19. Gustafsson, K.: Control of error and convergence in ODE solvers. PhD thesis, Department of Automatic Control, Lund Institute of Technology (1992)Google Scholar
  20. Hairer, E., Wanner, G.: Solving Ordinary Differential Equations II, 2nd revised edn. Springer (1996)Google Scholar
  21. Hairer, E., Nørsett, S., Wanner, G.: Solving Ordinary Differential Equations I, 2nd revised edn. Springer (1996)Google Scholar
  22. Hascoët, L., Pascual, V.: Tapenade 2.1 User’s Guide. INRIA, France (2004)Google Scholar
  23. Hindmarsh A.C. (1983). ODEPACK, a generalized collection of ODE solvers. In: Stepleman, R.S. (eds) Scientific Computing (IMACS Transactions on Scientific Computing, vol 1), pp 55–64. North- Holland, Amsterdam Google Scholar
  24. Islam, M.R., Chakma, A., Farouq Ali, S.M.: State-of-the-art of in-situ combustion modelling and operations. Society of Petroleum Engineers. SPE 18755: Presented at the SPE California Regional Meeting, Bakersfield, CA, April 5–7 (1989)Google Scholar
  25. Kennedy C.A. and Carpenter M.H. (2003). Additive Runge-Kutta schemes for convection-diffusion-reaction equations. Appl. Numer. Math. 44: 139–181 CrossRefGoogle Scholar
  26. Kräutle, S., Knabner, P.: A new numerical reduction scheme for fully coupled multicomponent transport-reaction problems in porous media. Water Resour. Res. 41(9), W09414, DOI: 10.1029/2004WR003624 (2005)Google Scholar
  27. Kutta W. (1901). Beitrag zur näherungsweisen integration totaler differentialgleichungen. Z. Math. Phys. 46: 435–453 Google Scholar
  28. Kværnø A. (2004). Singly diagonally implicit Runge-Kutta methods with an explicit first stage. BIT Numer. Math. 44: 489–502 CrossRefGoogle Scholar
  29. Moore, R.G., Mehta, S.A., Ursenbach, M.G.: A guide to high pressure air injection (HPAI) based oil recovery. Society of Petroleum Engineers. SPE 75207: Presented at the SPE/DOE Improved Oil Recovery Symposium, Tulsa, Oklahoma, April 13–17 (2002)Google Scholar
  30. Park T. and Barton P.I. (1996). State event location in differential-algebraic models. ACM Trans. Model. Comput. Simul. 6(2): 137–165 CrossRefGoogle Scholar
  31. Petzold, L.R.: DASSL: A differential/algebraic system solver. In: 10th IMACS World Congress on System Simulation and Scientific Computation (1982)Google Scholar
  32. Prats, M.: Thermal Recovery, vol 7 of SPE Monograph Series. Society of Petroleum Engineers (1986)Google Scholar
  33. Prothero A. and Robinson A. (1974). On the stability and accuracy of one-step methods for solving stiff systems of ordinary differential equations. Math. Comput. 28(125): 145–162 CrossRefGoogle Scholar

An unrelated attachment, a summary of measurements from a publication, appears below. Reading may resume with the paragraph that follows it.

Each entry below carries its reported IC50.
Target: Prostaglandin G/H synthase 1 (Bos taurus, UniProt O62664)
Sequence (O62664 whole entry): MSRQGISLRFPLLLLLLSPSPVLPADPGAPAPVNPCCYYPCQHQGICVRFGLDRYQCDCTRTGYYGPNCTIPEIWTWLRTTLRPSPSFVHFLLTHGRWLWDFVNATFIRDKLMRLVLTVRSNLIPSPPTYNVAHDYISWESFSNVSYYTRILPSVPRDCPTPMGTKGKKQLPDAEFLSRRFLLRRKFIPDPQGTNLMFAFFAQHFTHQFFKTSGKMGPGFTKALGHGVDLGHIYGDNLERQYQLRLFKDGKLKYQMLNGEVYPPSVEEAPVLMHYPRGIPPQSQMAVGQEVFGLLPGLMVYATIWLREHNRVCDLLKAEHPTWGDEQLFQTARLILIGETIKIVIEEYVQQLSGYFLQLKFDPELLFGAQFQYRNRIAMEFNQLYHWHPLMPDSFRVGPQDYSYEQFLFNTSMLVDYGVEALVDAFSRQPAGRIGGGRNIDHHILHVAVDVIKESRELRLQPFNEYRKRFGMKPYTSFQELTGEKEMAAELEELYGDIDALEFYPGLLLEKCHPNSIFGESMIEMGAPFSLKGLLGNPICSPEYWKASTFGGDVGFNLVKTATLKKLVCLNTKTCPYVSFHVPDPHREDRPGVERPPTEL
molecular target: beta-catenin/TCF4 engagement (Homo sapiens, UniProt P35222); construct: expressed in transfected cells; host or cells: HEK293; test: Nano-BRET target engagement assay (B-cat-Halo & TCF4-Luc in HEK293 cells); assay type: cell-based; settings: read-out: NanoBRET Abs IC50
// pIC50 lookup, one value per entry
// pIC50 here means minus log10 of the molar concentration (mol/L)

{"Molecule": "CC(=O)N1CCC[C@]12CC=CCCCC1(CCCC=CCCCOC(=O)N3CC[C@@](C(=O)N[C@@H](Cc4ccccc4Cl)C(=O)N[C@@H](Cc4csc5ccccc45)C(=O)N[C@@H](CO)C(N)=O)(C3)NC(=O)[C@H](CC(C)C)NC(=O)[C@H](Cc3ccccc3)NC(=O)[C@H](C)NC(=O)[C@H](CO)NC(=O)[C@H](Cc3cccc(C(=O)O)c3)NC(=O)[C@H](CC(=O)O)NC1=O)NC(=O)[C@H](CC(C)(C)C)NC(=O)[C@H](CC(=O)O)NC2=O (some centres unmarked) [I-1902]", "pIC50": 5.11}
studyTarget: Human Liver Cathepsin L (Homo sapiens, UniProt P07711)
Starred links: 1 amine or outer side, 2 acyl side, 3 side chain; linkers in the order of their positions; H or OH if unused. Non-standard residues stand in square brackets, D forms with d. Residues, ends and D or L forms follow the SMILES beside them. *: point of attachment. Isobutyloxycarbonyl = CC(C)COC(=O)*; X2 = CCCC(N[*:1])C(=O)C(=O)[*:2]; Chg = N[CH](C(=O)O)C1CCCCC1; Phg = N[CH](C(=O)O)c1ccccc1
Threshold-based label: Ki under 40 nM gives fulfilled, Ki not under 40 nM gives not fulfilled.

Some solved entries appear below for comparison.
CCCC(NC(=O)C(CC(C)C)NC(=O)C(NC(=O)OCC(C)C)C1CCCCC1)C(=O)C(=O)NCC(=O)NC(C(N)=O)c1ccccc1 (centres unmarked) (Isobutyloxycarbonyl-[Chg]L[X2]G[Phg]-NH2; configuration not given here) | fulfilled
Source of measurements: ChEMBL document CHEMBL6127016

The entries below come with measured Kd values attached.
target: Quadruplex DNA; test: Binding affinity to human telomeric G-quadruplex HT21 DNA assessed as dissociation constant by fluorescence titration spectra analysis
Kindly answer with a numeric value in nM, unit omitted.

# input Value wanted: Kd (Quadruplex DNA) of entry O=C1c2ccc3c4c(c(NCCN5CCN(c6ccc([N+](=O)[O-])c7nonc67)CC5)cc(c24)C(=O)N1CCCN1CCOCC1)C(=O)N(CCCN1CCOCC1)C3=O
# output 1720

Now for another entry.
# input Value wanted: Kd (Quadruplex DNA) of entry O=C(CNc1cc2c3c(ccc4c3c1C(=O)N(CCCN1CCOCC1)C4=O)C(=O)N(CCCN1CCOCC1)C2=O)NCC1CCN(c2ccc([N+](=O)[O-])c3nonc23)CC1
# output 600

34. Rasmussen, C.P., Krejbjerg, K., Michelsen, M.L., Bjurstrøm, K.E.: Increasing the computational speed of flash calculations with applications for compositional, transient simulations. SPE Reservoir Eval. Eng. 9(1), 32–38 (2006)Google Scholar
  35. Ren, Y., Freitag, N.P., Mahinpey, N.: A simple kinetic model for coke combustion during an in situ combustion (ISC) process. Presented at the 6th Canadian International Petroleum Conference, Calgary, Alberta, June 7–9 (2005)Google Scholar
  36. Rosenbrock H.H. (1963). Some general implicit processes for numerical solution of differential equations. Comp. J. 6(4): 329–330 CrossRefGoogle Scholar
  37. Runge C. (1895). Über die numerische auflösung von differentialgleichungen. Math. Ann. 46: 167–178 CrossRefGoogle Scholar
  38. Sandu A., Verwer J.G., Bloom J.G., Spee E.J., Carmichael G.R. and Potra F.A. (1997a). Benchmarking stiff ODE solvers for atmospheric chemistry problems: II. Rosenbrock solvers. Atmos. Environ. 31(20): 3459–3472 CrossRefGoogle Scholar
  39. Sandu A., Verwer J.G., Loon M.V., Carmichael G.R., Potra F.A., Dabdub D. and Seinfeld J.H. (1997b). Benchmarking stiff ODE solvers for atmospheric chemistry problems: I. Implicit vs. explicit. Atmos. Environ. 31(19): 3151–3166 CrossRefGoogle Scholar
  40. Strang G. (1968). On the construction and comparison of difference schemes. SIAM J. Numer. Anal. 5(3): 506–517 CrossRefGoogle Scholar
  41. Thomsen, P.G.: Discontinuities in ODEs – systems with change of state. Technical Report IMM-2006-07, Informatics and Mathematical Modelling, Technical University of Denmark (2006)Google Scholar
  42. Williams R., Burrage K., Cameron I. and Kerr M. (2002). A four-stage index 2 diagonal implicit Runge-Kutta method. Appl. Numer. Anal. 40: 415–432 CrossRefGoogle Scholar
  43. Younis, R., Gerritsen, M.: Multiscale process coupling by adaptive fractional stepping: an in-situ combustion model. Society of Petroleum Engineers. SPE 93458: Presented at the 2006 SPE/DOE Symposium on Improved Oil Recovery, Tulsa, Oklahoma, April 22–26 (2006)Google Scholar

Copyright information

© Springer Science+Business Media, Inc. 2007

Authors and Affiliations

  • Morten R. Kristensen
    • 1
  • Margot G. Gerritsen
    • 2
  • Per G. Thomsen
    • 3
  • Michael L. Michelsen
    • 1
  • Erling H. Stenby
    • 1
  1. 1.Department of Chemical EngineeringTechnical University of DenmarkLyngbyDenmark
  2. 2.Department of Energy Resources EngineeringStanford UniversityStanfordUSA
  3. 3.Informatics and Mathematical ModellingTechnical University of DenmarkLyngbyDenmark

Personalised recommendations